Sun 28 Dec 2008
For today's show we continue with our ongoing series I call Forgotten Blues Heroes. For this installment we spotlight four great Mississippi bluesmen who didn't get the opportunity to record until the 1960's: James Brewer, Shirley Griffith, Roosevelt Holts and Houston Stackhouse. All these gentlemen were old enough to have been recorded earlier but opportunity passed them by until the blues revival of the 1960's. In addition to the resurrection of the legendary artists of the past like Son House, Mississippi John Hurt, Bukka White and Skip James there were a slew of older artists uncovered who got a chance to make some recordings. Unlike those who recorded back in the 1920's and 30's for the commercial record companies and black consumers, those who recorded in the 1960's were being recorded primarily for a a new found white audience with the records issued usually on tiny specialist labels. The benefit wasn't in sales of records so much as it was the fact that these recordings would be an entry way into the festival and coffeehouse circuit. Unfortunately many of these small labels never lasted into the CD era and hence many great albums remain long out of print. The bulk of today's recordings fall into that category and it seems only Houston Stackhouse is lucky enough to have just about all of his recordings available on CD. In upcoming installments of this series I plan on spotlighting other who made their debuts in the 1960's and 70's such as James "Son" Thomas, Sam Chatmon, Scott Dunbar, Joe Callicott, Bill Williams, Babe Stovall and Frank Hovington to name a few.
James Brewer was born in Brookhaven, Mississippi on October 3rd 1920 and moved to Chicago in the 1940's where he spent the latter part of his life busking and performing both blues and religious songs at blues and folk festivals, on Chicago's Maxwell Street and other venues. While playing on the streets of Brookhaven in the 1930's he learned most of the religious songs that he continued to perform throughout his life. His father told him he could make more money playing blues and as he grew older he started performing at parties having learned his repertoire from records. Following the death of his mother the family moved to Chicago where he eventually found his way to Maxwell Street. in the early 1950's he settled in St. Louis playing streetcars and taverns and also joined a washboard band for a spell. By the mid-50's he was back in Chicago where he married his wife Fannie. Brewer's new mother-in-law bought him an electric guitar and amplfier. Returning to Maxwell Street he devoted himself exclusively to religious music. In 1962, however, he was offered an opportunity to play blues at a concert at Northwestern University and also began a regular gig at the No Exit Cafe which lasted for two decades. He went on to play major festivals and clubs in the United States, Canada and Europe. He was recorded by Swedish Radio in 1964, cut sides for the Heritage label and Testament plus cut the full-length albums Jim Brewer (Philo, 1974) and Tough Luck (Earwig, 1983).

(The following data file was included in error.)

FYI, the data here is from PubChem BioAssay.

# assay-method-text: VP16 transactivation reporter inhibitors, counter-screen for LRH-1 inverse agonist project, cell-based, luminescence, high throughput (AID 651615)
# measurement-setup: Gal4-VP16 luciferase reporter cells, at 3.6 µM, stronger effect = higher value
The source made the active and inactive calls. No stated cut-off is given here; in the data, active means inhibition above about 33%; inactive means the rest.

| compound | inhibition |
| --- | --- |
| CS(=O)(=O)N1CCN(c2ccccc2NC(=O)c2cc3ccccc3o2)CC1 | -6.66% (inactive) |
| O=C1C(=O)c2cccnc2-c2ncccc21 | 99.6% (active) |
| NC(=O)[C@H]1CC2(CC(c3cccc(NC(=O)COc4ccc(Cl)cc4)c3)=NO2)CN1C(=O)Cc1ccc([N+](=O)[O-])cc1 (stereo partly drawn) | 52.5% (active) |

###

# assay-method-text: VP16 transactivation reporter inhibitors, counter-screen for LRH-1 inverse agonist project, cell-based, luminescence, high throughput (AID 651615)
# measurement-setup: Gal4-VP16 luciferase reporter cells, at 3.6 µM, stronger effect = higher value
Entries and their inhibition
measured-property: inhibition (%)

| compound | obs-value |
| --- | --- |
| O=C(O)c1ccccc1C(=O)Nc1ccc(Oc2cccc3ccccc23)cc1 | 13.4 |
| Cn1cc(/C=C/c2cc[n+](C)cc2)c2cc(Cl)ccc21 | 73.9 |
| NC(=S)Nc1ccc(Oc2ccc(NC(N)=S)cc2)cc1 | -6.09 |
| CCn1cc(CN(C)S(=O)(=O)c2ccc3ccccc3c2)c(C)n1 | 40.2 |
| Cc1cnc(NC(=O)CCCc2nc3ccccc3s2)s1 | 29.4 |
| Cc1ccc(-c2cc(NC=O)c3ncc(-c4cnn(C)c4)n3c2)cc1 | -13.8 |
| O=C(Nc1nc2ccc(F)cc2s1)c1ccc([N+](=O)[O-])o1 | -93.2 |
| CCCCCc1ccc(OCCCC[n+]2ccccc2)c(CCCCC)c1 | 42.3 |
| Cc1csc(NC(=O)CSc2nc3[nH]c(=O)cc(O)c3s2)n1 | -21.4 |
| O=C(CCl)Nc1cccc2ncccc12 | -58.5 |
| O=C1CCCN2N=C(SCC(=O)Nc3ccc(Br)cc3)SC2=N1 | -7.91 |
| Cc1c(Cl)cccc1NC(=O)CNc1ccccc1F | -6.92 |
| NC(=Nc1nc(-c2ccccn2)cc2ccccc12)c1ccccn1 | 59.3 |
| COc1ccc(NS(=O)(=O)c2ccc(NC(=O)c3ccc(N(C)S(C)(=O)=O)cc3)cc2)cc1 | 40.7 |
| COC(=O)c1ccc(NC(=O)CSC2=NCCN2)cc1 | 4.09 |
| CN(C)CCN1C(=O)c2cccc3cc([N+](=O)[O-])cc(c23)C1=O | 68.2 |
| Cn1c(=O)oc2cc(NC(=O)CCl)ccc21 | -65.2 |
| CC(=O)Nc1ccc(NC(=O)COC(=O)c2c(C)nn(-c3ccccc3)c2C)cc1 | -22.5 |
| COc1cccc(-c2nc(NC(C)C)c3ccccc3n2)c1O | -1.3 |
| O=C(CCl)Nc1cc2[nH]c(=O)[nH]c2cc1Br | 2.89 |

Born in 1907 near Brandon, Mississippi Shirley Griffith was certainly old enough to have made records in the 1920’s and 30’s and in fact had at least two opportunities to do so. In 1928 his friend and mentor, Tommy Johnson, offered to help him get started but, by his own account, he was too "wild and reckless" in those days. In 1928 he moved to Indianapolis where he became friendly with Scrapper Blackwell and Leroy Carr. In 1935 Carr offered to take Griffith to New York for a recording session but Carr died suddenly and the trip was never made. It was Art Rosenbaum who was responsible for getting Griffith on record and who also precipitated the comeback of Scrapper Blackwell. Rosenbaum produced Griffith’s Bluesville albums. "I recall one August afternoon", he wrote in the notes to Saturday Blues, "shortly after these recordings were made; Shirley sat in Scrapper Blackwell’s furnished room singing the 'Bye Bye Blues' with such intensity that everyone present was deeply moved, though they had all heard him sing it many times before. Scrapper was playing , too, and the little room swelled with sound. When they finished there was a moment of awkward silence. Finally Shirley smiled and said: ‘The blues'll kill you. And make you live, too.’"
Writing about another older musician who only recorded late in life, Tony Russell had this to say: “Through this streaked glass one can discern the outlines of a younger, quicker musician who unfortunately never recorded.” It would have been interesting to hear how Griffith sounded when he was younger but it’s hard to imagine him sounding much better than on these late recordings. His singing is superb on these recordings; warm, controlled and expressive, often drawing out his phrases in a relaxed, easy manner. His guitar playing is subtle, melodic and gently propulsive and contains hidden depths upon repeated listening.